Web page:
Barrett, 48, was appointed by Trump to the Chicago-based 7th U.S. Circuit Court of Appeals in 2017.

She has proven reliably conservative in that post, voting in favour of one of Trump's hardline immigration policies and showing support for expansive gun rights.

She also authored a ruling making it easier for college students accused of campus sexual assaults to sue their institutions.

Barrett, born in New Orleans, received her law degree from Notre Dame Law School, a Catholic institution in Indiana.

She is a devout Catholic and is married to Jesse Barrett, a lawyer in private practice and a former federal prosecutor in Indiana.

They have seven children, two of whom were adopted from Haiti.

She previously served as a clerk for Supreme Court Justice Antonin Scalia, a stalwart conservative who died in 2016.

In a 1998 law journal article she and another author said that Catholic judges who are faithful to their church's teachings are morally precluded from enforcing the death penalty and should recuse themselves in certain cases.

Abortion rights groups, worried about preserving the 1973 ruling that a woman has a constitutional right to have an abortion, point to a 2003 law journal article in which Barrett argued that courts could be more flexible in overturning prior "errors" in precedent.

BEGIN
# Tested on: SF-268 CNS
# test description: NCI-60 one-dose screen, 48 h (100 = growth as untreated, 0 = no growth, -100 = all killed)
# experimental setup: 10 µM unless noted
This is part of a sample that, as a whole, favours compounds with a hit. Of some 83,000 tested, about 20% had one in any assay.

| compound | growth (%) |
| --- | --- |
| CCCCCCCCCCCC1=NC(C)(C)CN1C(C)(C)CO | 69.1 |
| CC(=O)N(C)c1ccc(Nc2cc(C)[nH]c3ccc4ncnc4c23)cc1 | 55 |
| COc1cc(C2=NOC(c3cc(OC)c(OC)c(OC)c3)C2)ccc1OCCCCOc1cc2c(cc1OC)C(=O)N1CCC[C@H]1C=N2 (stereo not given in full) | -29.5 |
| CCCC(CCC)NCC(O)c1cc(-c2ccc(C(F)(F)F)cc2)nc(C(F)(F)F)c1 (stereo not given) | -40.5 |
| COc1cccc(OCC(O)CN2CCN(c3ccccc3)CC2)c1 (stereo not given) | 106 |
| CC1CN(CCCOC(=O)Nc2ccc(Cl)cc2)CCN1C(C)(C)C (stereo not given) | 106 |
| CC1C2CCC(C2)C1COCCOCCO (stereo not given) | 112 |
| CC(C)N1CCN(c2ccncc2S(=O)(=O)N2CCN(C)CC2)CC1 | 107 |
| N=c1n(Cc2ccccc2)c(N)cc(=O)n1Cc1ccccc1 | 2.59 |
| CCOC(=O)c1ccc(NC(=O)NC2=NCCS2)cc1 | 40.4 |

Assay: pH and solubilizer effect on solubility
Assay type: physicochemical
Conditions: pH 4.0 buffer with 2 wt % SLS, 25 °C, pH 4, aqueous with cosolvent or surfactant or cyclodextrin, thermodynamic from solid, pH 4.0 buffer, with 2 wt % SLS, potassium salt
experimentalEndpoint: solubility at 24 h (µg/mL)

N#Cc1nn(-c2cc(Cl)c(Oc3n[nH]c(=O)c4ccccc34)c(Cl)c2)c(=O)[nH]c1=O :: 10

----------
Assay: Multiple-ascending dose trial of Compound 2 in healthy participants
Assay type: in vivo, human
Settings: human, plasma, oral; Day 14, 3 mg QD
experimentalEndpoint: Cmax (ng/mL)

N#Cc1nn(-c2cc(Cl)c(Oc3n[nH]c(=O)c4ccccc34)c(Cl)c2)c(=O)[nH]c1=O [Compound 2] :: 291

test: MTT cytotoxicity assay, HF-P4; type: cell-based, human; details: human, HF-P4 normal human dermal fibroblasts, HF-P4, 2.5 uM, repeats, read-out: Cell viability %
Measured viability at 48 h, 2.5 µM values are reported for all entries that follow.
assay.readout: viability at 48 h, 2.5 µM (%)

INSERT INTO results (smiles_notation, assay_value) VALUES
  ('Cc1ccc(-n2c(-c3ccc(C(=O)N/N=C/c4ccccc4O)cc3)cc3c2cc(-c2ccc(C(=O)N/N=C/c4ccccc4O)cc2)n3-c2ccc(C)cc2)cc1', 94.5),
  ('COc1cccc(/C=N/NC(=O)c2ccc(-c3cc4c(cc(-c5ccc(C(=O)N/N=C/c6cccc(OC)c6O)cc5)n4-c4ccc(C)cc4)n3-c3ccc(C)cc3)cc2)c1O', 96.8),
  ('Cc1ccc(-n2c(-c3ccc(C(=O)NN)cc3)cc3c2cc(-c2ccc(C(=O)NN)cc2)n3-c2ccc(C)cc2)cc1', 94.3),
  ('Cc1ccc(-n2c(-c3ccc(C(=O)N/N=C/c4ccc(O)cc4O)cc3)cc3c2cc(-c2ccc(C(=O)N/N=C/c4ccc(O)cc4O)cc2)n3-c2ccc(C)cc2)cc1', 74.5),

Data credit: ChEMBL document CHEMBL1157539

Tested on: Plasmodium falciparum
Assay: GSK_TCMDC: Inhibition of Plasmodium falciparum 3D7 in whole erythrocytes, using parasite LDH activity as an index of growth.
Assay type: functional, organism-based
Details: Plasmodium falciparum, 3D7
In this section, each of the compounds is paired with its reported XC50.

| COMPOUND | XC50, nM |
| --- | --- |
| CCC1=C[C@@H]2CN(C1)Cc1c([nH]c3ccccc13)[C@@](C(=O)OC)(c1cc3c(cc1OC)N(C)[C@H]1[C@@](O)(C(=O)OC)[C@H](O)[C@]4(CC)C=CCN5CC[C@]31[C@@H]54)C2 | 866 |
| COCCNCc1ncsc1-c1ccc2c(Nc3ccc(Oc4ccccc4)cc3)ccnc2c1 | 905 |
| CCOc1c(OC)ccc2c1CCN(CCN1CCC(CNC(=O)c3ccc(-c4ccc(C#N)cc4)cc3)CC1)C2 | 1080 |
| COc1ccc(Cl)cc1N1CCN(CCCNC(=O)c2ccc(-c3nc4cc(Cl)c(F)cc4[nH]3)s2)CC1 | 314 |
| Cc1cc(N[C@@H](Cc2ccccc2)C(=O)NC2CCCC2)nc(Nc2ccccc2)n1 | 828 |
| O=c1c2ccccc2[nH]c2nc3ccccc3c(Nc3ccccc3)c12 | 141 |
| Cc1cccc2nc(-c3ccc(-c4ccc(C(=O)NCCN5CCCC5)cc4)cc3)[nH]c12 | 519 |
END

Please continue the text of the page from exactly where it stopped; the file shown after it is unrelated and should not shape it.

Barrett has also spoken publicly about her conviction that life begins at conception, according to a 2013 article in Notre Dame Magazine.

Barrett and her family have been members of a Christian religious group called People of Praise, according to other members.

Craig Lent, the group's overall coordinator, said in 2018 that the organization, which is officially ecumenical but whose membership is mostly Catholic, centers on close Christian bonds and looking out for one another. They also share a preference for charismatic worship, which can involve speaking in tongues.

Certain leadership positions are reserved for men. And while married men receive spiritual and other advice from other male group members, married women depend on their husbands for the same advice, Lent said.